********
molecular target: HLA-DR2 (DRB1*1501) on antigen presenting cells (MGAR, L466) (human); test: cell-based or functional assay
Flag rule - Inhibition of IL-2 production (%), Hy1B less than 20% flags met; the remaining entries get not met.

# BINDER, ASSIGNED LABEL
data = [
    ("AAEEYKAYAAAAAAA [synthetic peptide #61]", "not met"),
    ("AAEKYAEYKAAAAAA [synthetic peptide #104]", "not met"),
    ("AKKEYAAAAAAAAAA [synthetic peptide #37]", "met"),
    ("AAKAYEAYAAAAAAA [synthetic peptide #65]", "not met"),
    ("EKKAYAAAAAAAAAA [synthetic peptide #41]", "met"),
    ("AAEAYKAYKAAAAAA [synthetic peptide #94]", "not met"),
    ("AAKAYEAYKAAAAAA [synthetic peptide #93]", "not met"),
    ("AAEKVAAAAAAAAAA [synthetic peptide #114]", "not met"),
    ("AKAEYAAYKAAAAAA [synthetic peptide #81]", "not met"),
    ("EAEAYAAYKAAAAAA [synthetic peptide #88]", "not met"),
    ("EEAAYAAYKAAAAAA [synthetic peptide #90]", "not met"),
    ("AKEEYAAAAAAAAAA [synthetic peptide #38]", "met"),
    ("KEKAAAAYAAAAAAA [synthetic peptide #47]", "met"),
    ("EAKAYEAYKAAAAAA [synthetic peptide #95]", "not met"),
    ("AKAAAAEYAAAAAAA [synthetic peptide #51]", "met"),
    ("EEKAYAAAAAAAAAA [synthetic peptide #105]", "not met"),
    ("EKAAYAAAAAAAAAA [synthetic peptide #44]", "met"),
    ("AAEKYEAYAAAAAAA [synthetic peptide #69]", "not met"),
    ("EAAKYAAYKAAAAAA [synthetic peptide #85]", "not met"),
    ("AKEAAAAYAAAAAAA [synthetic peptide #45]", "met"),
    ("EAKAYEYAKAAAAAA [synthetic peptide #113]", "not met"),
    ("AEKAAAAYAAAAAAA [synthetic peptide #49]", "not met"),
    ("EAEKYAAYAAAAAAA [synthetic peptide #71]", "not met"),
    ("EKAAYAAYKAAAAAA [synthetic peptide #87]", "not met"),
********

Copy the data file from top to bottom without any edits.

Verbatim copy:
molecular target: HLA-DR2 (DRB1*1501) on antigen presenting cells (MGAR, L466) (human); test: cell-based or functional assay
Flag rule - Inhibition of IL-2 production (%), Hy1B less than 20% flags met; the remaining entries get not met.

# BINDER, ASSIGNED LABEL
data = [
    ("AAEEYKAYAAAAAAA [synthetic peptide #61]", "not met"),
    ("AAEKYAEYKAAAAAA [synthetic peptide #104]", "not met"),
    ("AKKEYAAAAAAAAAA [synthetic peptide #37]", "met"),
    ("AAKAYEAYAAAAAAA [synthetic peptide #65]", "not met"),
    ("EKKAYAAAAAAAAAA [synthetic peptide #41]", "met"),
    ("AAEAYKAYKAAAAAA [synthetic peptide #94]", "not met"),
    ("AAKAYEAYKAAAAAA [synthetic peptide #93]", "not met"),
    ("AAEKVAAAAAAAAAA [synthetic peptide #114]", "not met"),
    ("AKAEYAAYKAAAAAA [synthetic peptide #81]", "not met"),
    ("EAEAYAAYKAAAAAA [synthetic peptide #88]", "not met"),
    ("EEAAYAAYKAAAAAA [synthetic peptide #90]", "not met"),
    ("AKEEYAAAAAAAAAA [synthetic peptide #38]", "met"),
    ("KEKAAAAYAAAAAAA [synthetic peptide #47]", "met"),
    ("EAKAYEAYKAAAAAA [synthetic peptide #95]", "not met"),
    ("AKAAAAEYAAAAAAA [synthetic peptide #51]", "met"),
    ("EEKAYAAAAAAAAAA [synthetic peptide #105]", "not met"),
    ("EKAAYAAAAAAAAAA [synthetic peptide #44]", "met"),
    ("AAEKYEAYAAAAAAA [synthetic peptide #69]", "not met"),
    ("EAAKYAAYKAAAAAA [synthetic peptide #85]", "not met"),
    ("AKEAAAAYAAAAAAA [synthetic peptide #45]", "met"),
    ("EAKAYEYAKAAAAAA [synthetic peptide #113]", "not met"),
    ("AEKAAAAYAAAAAAA [synthetic peptide #49]", "not met"),
    ("EAEKYAAYAAAAAAA [synthetic peptide #71]", "not met"),
    ("EKAAYAAYKAAAAAA [synthetic peptide #87]", "not met"),